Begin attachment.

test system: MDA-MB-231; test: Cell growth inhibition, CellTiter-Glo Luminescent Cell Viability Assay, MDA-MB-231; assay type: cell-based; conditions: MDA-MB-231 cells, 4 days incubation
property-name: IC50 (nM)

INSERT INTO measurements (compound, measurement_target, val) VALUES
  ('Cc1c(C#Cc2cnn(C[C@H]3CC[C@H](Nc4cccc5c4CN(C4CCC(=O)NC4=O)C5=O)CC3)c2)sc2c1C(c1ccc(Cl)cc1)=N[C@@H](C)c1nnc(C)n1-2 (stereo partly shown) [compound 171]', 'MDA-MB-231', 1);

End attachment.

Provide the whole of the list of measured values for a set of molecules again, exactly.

test system: MDA-MB-231; test: Cell growth inhibition, CellTiter-Glo Luminescent Cell Viability Assay, MDA-MB-231; assay type: cell-based; conditions: MDA-MB-231 cells, 4 days incubation
property-name: IC50 (nM)

INSERT INTO measurements (compound, measurement_target, val) VALUES
  ('Cc1c(C#Cc2cnn(C[C@H]3CC[C@H](Nc4cccc5c4CN(C4CCC(=O)NC4=O)C5=O)CC3)c2)sc2c1C(c1ccc(Cl)cc1)=N[C@@H](C)c1nnc(C)n1-2 (stereo partly shown) [compound 171]', 'MDA-MB-231', 1);